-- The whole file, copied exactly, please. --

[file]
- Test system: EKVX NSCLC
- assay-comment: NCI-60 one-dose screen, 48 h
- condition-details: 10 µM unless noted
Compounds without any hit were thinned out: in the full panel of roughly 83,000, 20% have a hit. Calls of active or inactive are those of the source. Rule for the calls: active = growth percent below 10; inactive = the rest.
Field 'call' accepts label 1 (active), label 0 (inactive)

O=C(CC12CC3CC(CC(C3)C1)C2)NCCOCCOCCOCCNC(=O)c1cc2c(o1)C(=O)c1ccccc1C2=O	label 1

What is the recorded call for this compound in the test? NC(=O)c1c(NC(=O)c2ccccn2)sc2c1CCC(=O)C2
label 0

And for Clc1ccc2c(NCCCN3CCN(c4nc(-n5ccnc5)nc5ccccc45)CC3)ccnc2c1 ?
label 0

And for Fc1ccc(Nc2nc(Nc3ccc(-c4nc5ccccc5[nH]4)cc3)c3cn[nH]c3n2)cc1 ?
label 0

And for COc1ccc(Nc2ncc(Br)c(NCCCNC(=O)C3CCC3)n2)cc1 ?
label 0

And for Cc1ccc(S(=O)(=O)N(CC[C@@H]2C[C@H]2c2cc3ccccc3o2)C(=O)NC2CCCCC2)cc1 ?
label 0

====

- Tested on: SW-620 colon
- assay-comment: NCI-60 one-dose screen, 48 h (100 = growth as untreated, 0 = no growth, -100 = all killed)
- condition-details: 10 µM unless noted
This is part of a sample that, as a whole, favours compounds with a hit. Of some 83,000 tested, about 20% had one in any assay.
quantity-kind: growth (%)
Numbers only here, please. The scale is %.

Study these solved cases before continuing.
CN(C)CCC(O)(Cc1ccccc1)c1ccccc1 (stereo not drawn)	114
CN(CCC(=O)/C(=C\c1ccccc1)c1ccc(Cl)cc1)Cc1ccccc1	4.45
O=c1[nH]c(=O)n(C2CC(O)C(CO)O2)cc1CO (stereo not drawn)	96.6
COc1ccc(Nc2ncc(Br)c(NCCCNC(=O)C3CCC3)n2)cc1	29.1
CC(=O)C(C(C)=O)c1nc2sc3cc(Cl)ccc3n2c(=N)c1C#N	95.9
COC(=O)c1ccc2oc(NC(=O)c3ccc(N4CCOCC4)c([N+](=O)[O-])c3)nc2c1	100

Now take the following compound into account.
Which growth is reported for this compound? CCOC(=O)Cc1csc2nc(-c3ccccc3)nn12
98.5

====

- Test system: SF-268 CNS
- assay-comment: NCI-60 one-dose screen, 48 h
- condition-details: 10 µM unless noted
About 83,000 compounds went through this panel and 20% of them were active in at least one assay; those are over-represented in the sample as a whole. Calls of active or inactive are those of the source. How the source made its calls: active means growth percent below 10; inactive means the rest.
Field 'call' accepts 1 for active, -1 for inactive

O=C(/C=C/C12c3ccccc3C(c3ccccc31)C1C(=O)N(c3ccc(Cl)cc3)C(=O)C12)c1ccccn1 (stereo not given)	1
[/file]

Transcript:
- Test system: EKVX NSCLC
- assay-comment: NCI-60 one-dose screen, 48 h
- condition-details: 10 µM unless noted
Compounds without any hit were thinned out: in the full panel of roughly 83,000, 20% have a hit. Calls of active or inactive are those of the source. Rule for the calls: active = growth percent below 10; inactive = the rest.
Field 'call' accepts label 1 (active), label 0 (inactive)

O=C(CC12CC3CC(CC(C3)C1)C2)NCCOCCOCCOCCNC(=O)c1cc2c(o1)C(=O)c1ccccc1C2=O	label 1

What is the recorded call for this compound in the test? NC(=O)c1c(NC(=O)c2ccccn2)sc2c1CCC(=O)C2
label 0

And for Clc1ccc2c(NCCCN3CCN(c4nc(-n5ccnc5)nc5ccccc45)CC3)ccnc2c1 ?
label 0

And for Fc1ccc(Nc2nc(Nc3ccc(-c4nc5ccccc5[nH]4)cc3)c3cn[nH]c3n2)cc1 ?
label 0

And for COc1ccc(Nc2ncc(Br)c(NCCCNC(=O)C3CCC3)n2)cc1 ?
label 0

And for Cc1ccc(S(=O)(=O)N(CC[C@@H]2C[C@H]2c2cc3ccccc3o2)C(=O)NC2CCCCC2)cc1 ?
label 0

====

- Tested on: SW-620 colon
- assay-comment: NCI-60 one-dose screen, 48 h (100 = growth as untreated, 0 = no growth, -100 = all killed)
- condition-details: 10 µM unless noted
This is part of a sample that, as a whole, favours compounds with a hit. Of some 83,000 tested, about 20% had one in any assay.
quantity-kind: growth (%)
Numbers only here, please. The scale is %.

Study these solved cases before continuing.
CN(C)CCC(O)(Cc1ccccc1)c1ccccc1 (stereo not drawn)	114
CN(CCC(=O)/C(=C\c1ccccc1)c1ccc(Cl)cc1)Cc1ccccc1	4.45
O=c1[nH]c(=O)n(C2CC(O)C(CO)O2)cc1CO (stereo not drawn)	96.6
COc1ccc(Nc2ncc(Br)c(NCCCNC(=O)C3CCC3)n2)cc1	29.1
CC(=O)C(C(C)=O)c1nc2sc3cc(Cl)ccc3n2c(=N)c1C#N	95.9
COC(=O)c1ccc2oc(NC(=O)c3ccc(N4CCOCC4)c([N+](=O)[O-])c3)nc2c1	100

Now take the following compound into account.
Which growth is reported for this compound? CCOC(=O)Cc1csc2nc(-c3ccccc3)nn12
98.5

====

- Test system: SF-268 CNS
- assay-comment: NCI-60 one-dose screen, 48 h
- condition-details: 10 µM unless noted
About 83,000 compounds went through this panel and 20% of them were active in at least one assay; those are over-represented in the sample as a whole. Calls of active or inactive are those of the source. How the source made its calls: active means growth percent below 10; inactive means the rest.
Field 'call' accepts 1 for active, -1 for inactive

O=C(/C=C/C12c3ccccc3C(c3ccccc31)C1C(=O)N(c3ccc(Cl)cc3)C(=O)C12)c1ccccn1 (stereo not given)	1